Plant fire involving pressure vessel of hydrocarbons
Uncontrolled release of product on production
Fire in process plant (e.g. Cable, lubrication oil, transformer etc.)
Gas explosion during maintenance or decommissioning
Fire from vapor cloud ignition during well operation
Fire from condensate ignition during well operation
Fire during well drilling
Liquid diesel release during well drilling
Fire or explosion of gaseous hydrocarbons at Production Facility or Hides Gas Conditioning Plant during operation
Fire, involving hydrocarbon liquids
Fire at Production Facility or Hides Gas-Conditioning Plant during construction
Explosion or fire along an onshore gas pipeline
Liquid hydrocarbons spill along an onshore liquids pipeline
Fuel spill during construction of onshore pipelines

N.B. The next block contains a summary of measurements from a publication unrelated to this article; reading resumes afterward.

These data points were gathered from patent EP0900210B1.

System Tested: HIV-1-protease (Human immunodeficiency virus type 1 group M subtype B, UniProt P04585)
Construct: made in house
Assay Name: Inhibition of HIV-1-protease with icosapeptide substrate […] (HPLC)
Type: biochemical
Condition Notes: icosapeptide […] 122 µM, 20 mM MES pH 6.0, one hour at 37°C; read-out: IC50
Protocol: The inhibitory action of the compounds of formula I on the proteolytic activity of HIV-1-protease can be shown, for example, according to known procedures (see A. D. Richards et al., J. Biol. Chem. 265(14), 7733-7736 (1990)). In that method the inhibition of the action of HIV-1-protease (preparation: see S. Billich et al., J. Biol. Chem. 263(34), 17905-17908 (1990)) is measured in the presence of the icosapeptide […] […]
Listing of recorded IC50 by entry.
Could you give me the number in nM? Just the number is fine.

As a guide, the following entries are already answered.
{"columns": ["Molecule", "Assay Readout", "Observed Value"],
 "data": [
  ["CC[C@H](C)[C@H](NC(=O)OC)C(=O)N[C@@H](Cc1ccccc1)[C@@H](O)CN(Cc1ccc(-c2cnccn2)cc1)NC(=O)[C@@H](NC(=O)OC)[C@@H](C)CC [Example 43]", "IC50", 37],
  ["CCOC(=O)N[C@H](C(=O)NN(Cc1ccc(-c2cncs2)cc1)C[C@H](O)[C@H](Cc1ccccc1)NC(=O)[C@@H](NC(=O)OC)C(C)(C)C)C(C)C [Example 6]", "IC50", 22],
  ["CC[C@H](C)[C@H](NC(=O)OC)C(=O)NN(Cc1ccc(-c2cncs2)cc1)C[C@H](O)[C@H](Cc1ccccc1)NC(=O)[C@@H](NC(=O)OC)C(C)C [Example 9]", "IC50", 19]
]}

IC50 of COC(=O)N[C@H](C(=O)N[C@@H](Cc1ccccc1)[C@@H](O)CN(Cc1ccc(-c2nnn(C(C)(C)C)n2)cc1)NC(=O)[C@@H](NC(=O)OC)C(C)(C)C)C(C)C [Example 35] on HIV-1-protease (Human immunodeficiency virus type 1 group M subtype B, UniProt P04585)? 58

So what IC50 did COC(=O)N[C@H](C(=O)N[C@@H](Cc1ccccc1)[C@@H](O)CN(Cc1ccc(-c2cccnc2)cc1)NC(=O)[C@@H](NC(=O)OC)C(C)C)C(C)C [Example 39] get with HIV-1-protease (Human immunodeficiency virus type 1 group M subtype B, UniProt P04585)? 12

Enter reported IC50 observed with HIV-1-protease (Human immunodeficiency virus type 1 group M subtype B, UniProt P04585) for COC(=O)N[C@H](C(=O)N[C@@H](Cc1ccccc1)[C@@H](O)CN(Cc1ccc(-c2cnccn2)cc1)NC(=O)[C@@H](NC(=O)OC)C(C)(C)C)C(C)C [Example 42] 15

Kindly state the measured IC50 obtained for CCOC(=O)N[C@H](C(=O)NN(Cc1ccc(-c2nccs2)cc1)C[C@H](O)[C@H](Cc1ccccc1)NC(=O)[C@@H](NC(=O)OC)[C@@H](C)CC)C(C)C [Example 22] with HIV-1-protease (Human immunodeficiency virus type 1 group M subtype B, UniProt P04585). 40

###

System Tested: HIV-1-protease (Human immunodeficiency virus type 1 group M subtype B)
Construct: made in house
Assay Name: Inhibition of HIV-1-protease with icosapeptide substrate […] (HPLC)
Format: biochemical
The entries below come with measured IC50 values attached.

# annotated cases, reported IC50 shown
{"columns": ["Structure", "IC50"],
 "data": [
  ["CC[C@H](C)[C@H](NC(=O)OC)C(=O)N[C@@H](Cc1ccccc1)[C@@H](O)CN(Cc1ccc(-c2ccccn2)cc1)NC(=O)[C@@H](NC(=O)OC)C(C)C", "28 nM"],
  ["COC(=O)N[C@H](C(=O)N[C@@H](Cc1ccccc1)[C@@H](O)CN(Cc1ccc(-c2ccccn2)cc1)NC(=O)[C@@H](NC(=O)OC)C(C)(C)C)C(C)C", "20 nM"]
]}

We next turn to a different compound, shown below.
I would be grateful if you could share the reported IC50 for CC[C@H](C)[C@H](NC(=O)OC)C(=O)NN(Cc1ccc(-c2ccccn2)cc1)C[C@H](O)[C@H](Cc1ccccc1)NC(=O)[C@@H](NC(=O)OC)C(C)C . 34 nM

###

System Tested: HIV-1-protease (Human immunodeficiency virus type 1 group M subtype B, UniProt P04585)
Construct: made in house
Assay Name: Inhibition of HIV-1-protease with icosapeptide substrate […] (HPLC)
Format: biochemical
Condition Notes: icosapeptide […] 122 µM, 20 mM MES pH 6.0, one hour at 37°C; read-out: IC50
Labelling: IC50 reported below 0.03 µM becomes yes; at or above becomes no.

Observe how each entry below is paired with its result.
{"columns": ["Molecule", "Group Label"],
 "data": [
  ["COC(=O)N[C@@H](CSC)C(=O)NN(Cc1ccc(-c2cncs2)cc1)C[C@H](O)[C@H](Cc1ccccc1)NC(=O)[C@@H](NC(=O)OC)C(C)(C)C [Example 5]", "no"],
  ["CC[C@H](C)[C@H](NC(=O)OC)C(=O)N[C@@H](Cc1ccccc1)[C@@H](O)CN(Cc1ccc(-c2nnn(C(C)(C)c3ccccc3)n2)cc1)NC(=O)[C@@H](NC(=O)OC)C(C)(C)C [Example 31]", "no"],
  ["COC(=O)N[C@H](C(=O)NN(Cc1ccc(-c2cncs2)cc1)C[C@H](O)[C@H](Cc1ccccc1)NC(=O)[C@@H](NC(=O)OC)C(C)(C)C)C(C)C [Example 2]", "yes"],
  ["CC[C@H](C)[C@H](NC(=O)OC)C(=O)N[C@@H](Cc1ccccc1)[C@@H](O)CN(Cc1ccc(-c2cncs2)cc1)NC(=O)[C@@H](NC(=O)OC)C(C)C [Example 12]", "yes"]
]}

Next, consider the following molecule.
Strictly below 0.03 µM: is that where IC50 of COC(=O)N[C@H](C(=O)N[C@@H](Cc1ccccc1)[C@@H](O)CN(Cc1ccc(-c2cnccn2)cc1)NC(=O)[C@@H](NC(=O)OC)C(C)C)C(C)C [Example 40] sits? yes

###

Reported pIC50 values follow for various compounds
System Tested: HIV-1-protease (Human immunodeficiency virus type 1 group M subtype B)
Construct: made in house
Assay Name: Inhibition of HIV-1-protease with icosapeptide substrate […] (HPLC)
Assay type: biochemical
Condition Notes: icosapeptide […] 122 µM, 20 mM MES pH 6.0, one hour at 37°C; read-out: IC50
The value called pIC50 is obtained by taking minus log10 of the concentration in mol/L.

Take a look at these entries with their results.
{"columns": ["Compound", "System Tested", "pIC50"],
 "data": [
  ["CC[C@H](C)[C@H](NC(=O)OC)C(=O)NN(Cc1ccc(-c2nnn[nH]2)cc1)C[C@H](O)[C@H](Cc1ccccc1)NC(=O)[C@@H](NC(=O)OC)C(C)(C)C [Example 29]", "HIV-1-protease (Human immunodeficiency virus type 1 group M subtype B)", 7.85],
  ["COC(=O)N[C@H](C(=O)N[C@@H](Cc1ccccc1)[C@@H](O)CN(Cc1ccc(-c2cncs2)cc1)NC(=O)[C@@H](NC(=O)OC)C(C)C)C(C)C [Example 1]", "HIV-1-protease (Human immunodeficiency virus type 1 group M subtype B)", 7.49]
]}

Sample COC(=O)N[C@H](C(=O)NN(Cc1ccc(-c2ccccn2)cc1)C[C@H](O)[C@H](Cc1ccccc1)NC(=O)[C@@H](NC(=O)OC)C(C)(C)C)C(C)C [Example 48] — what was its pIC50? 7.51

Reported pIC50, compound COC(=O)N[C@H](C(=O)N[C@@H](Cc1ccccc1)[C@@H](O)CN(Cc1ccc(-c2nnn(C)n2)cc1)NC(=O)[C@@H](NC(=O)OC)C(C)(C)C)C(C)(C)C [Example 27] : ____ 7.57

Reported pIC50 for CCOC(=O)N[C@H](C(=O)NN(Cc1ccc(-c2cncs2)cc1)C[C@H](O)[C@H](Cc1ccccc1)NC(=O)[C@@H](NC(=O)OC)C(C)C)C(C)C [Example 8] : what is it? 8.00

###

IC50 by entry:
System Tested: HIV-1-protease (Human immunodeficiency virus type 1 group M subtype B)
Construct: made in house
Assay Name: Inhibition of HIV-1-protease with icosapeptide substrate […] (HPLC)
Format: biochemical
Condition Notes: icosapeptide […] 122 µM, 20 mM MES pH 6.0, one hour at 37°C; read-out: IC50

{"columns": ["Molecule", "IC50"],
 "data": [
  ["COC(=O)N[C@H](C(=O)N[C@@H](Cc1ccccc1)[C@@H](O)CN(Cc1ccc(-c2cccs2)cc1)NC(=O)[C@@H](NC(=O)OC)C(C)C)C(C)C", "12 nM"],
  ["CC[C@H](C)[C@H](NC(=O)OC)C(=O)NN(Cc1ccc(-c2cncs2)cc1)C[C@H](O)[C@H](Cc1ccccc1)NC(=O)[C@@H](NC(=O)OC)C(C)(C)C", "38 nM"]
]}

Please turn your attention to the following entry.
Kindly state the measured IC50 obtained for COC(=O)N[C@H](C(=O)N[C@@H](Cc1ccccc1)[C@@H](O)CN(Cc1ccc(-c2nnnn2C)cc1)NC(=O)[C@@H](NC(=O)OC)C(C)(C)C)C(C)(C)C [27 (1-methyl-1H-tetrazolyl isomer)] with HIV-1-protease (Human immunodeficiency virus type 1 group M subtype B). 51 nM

Loss of liquid containment from the inner tank followed by a pool fire in the bund
Loss of vapor from the outer tank due to overpressure condition with Ignition
Condensate or LNG spill or vapor release during ship loading
Vessel grounds during inbound or outbound transit
Collision of LNG carrier, condensate tanker or tugboat with fishing boat long loss
An analysis of these hazards reveals that they have different severity indices in relation to the extent of damage they can cause to the facility, community and the business. Their rates of probability also vary. Their failure effect and hazard rates also vary. The failure effects of the various LNG hazards range from 5% to 90% which are considered critical and severe respectively in terms of severity class. This shows that a lot of care must be take to curtail this wide range of hazards resulting due to LNG incidents.
This is a systematic utilization of the available information used for the identification of hazards so as to estimate the level of risk to individuals, population, environment as well as property
The overall process that is involved in the risk analysis as well as risk evaluation and usually compares the risk analysis estimates
The Liquid Natural Gas Process Chain